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My business won a local business excellence award this week, in the category of Home-based Business. I’ve observed my reaction all week since it happened and wondered what on earth it’s all been about. My reaction, or more truly, my “under-reaction”.

A few things went through my brain.

I was sitting with the other finalist in the category and we are friends and have worked with each other, and I knew it would mean so much for her to win. Not that it didn’t mean anything to me, just that I knew it would mean so much to her. She has been nothing but gracious and we’ve both supported each other, but initially I wondered if I played it down because I didn’t want to be too big about it out of respect to all the other people I know work really hard.

I wondered if I still care if other people think I’m a show-off. I didn’t even get a cool picture of me with my award on the night. The response on social media to a post by my husband and brother and the other finalist was full of love, kudos and support for me – and that was gratifying and humbling (as was winning the award). I don’t think I care anymore what other people think of me, and I certainly feel pretty solid about what I do well.

I wondered if things mean less once you’ve achieved them before. Many moons ago we won a series of awards for our farm tourism business – from local tourism, to State Environmental to a National Environmental award for a small business. It was really cool, but I know back then I really was trying to prove something. The recognition spurred me on and kept me going, even when personally everything was struggle street.

I wondered if now I really know that my success is a team thing – and even if my business is “about me” because it’s in my name – the stuff I feel proud about achieving is only possible because of the clients I work with and the places they are prepared to explore and things they are open to doing for themselves (even when they don’t like them initially or are scared or unsure). I could not stand and bask in that without wanting to thank my husband for his support, or my kids and step kids for being the greatest motivators for growth (not because I’m determined to be a better mother, but because if I don’t grow I will likely sink) or my PA and my brother for his marketing finesse or all the other people who bless me with time and wisdom or for my clients who are just epic. Mostly my clients wouldn’t get how epic they are to me, but I not only love what I do but the people I do it with – and my declarations of love during Q&As might make me crazy but they are genuine.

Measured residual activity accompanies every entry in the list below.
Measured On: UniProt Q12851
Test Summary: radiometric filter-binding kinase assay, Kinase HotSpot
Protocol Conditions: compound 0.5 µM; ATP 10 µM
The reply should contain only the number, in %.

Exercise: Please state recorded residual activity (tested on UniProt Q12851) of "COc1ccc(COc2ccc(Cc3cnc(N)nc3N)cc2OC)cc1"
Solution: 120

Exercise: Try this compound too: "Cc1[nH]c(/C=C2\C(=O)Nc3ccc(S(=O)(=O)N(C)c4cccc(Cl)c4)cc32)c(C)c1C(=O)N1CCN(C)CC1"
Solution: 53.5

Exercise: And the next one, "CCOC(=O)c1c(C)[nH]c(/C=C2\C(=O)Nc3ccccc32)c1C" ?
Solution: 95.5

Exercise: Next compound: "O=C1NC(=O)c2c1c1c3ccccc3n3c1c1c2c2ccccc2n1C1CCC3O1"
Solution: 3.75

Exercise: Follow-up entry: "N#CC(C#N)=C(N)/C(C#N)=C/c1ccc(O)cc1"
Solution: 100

I wondered if, in the end, my competitive streak had suddenly been transcended. Connected of course to the proving thing above. That, as humbling as it was to be recognised, I now no longer want to be “better” than anyone else. The only reason I would want to win an award or be recognised would be to reach more people and have a bigger impact. I want to change the world. Which may the result of this. But mostly I think I can be known in other ways. For telling the real stories of life, love and purpose.

Like how yesterday we had a massive fight in front of the kids, and I had to call my coach (because when it’s me, he’s the relationship expert – and all the skills and talent and wisdom I have for my crew all week flies out the window in one fell swoop) and he told ME to be vulnerable (my clients will love this, they will be lol-ing all over the shop gleefully that I have to get a talking to about vulnerability). And I’m like – I AM VULNERABLE (yelling, in my masculine way), and he said, “you’ll have to tell him you’re not coping” and I CHOKED. And said, “But I am coping. I’m totally coping. I’m nailing it with the kids and house the routine and blah, blah blah…” (all the stuff I’m winning at right!!). And he said, “But you’re not coping because you’re not happy and you want to do it together. All women do.” Fuck it. Still tastes a bit sour to have to say that. I haven’t actually said it yet (except here via blog which he might read). But I did drop out of righteousness, and competitiveness and the position of being #thewinner. And then he sorted himself out (he’s great at that) and we made up and today we pashed in front of the kids and they were more freaked out by that than the fight. And all week I’ve had to tell my clients to drop into vulnerability. Even furtherer than they thought. And say things like “I can’t cope”.

And my favourite thing about winning the award (the event and the people and congratulations was very gratifying and humbling and now I know how that is, I don’t need to do it anymore, even though I want it for others) was that on the same day my sisters’ won awards for the fitness challenge they’ve been doing. And my youngest sister cried for winning her first ever sports award at 40, and our older sister came runner up. And my nephew’s team won the comedy improv show. We had news at family lunch, which involved the “passing of the trophy” (the gold one my sister won for sport) and we all got to tell news about wins or other things, and we laughed and laughed and laughed (especially as our Dad hadn’t been able to get a word in until he held the trophy, and then he tried to interrupt our Mum when it was her turn).

What does it mean to be a winner to you?

PS My heartfelt thanks to the Midwest Chamber of Commerce and Industry for all their support of the truly excellent local businesses in the Midwest.

Author Fleur

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